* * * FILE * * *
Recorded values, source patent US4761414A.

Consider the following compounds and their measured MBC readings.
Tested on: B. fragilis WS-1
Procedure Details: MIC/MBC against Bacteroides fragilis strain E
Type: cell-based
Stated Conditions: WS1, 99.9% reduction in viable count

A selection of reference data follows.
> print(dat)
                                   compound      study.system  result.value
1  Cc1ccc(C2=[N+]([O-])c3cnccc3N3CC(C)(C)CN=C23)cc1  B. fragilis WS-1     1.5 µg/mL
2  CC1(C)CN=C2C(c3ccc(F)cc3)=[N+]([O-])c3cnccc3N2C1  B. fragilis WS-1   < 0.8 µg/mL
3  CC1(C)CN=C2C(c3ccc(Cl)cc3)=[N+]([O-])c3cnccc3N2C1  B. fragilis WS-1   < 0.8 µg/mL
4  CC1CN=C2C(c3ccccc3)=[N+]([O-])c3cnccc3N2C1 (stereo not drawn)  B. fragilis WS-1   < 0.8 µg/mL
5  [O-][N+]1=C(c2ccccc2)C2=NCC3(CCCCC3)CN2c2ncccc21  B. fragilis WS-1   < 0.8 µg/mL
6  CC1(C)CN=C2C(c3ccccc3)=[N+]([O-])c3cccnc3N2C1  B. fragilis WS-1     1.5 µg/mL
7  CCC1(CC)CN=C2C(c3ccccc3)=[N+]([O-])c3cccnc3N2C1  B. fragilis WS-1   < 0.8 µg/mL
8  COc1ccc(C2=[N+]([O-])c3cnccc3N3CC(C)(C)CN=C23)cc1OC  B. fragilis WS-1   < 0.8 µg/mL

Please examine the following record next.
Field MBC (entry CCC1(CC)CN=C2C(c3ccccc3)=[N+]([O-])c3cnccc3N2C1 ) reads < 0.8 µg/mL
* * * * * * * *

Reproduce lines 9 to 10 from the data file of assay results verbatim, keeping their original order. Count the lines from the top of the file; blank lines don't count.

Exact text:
                                   compound      study.system  result.value
1  Cc1ccc(C2=[N+]([O-])c3cnccc3N3CC(C)(C)CN=C23)cc1  B. fragilis WS-1     1.5 µg/mL